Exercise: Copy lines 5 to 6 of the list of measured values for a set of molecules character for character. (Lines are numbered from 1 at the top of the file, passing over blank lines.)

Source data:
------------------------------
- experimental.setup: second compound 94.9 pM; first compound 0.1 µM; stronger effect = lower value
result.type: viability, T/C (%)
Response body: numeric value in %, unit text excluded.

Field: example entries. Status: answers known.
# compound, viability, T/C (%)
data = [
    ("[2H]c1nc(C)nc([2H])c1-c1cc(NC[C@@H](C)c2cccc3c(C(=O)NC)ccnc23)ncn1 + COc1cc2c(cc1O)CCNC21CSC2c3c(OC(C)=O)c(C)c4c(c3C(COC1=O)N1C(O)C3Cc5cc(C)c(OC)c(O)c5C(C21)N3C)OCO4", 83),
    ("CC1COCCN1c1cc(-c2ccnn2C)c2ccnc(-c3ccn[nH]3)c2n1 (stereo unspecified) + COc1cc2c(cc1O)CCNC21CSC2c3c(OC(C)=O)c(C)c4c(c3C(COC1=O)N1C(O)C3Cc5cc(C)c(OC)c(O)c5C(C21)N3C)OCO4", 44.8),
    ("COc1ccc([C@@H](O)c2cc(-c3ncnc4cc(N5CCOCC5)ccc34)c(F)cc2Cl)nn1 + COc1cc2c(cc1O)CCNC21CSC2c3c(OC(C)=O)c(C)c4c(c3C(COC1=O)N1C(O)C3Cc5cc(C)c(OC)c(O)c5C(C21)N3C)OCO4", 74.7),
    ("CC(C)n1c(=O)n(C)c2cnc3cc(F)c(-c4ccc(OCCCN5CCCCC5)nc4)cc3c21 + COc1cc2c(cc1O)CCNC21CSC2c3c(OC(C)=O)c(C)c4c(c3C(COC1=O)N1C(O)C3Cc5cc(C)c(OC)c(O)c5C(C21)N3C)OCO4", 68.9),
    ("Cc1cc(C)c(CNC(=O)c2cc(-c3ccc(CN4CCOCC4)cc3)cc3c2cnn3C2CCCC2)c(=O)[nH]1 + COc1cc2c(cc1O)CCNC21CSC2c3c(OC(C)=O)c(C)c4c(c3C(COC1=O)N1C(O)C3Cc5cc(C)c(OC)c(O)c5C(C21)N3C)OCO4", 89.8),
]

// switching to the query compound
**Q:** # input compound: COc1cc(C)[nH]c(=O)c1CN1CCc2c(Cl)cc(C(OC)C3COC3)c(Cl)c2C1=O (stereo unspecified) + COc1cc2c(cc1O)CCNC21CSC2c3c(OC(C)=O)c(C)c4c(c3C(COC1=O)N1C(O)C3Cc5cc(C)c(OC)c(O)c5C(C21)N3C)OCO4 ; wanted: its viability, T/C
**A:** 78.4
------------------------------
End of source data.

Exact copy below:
# compound, viability, T/C (%)
data = [